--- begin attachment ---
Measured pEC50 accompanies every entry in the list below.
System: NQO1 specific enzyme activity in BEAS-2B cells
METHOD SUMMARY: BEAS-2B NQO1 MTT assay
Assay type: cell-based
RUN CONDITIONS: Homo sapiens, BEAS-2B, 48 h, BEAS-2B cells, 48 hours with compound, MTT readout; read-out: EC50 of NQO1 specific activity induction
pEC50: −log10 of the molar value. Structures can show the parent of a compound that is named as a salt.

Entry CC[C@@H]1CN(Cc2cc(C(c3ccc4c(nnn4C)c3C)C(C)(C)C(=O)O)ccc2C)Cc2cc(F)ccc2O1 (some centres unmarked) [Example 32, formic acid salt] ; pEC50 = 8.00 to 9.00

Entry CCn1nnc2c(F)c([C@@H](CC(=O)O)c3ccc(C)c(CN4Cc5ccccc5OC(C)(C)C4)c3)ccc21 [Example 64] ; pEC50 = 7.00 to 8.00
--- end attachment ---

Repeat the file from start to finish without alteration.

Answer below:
Measured pEC50 accompanies every entry in the list below.
System: NQO1 specific enzyme activity in BEAS-2B cells
METHOD SUMMARY: BEAS-2B NQO1 MTT assay
Assay type: cell-based
RUN CONDITIONS: Homo sapiens, BEAS-2B, 48 h, BEAS-2B cells, 48 hours with compound, MTT readout; read-out: EC50 of NQO1 specific activity induction
pEC50: −log10 of the molar value. Structures can show the parent of a compound that is named as a salt.

Entry CC[C@@H]1CN(Cc2cc(C(c3ccc4c(nnn4C)c3C)C(C)(C)C(=O)O)ccc2C)Cc2cc(F)ccc2O1 (some centres unmarked) [Example 32, formic acid salt] ; pEC50 = 8.00 to 9.00

Entry CCn1nnc2c(F)c([C@@H](CC(=O)O)c3ccc(C)c(CN4Cc5ccccc5OC(C)(C)C4)c3)ccc21 [Example 64] ; pEC50 = 7.00 to 8.00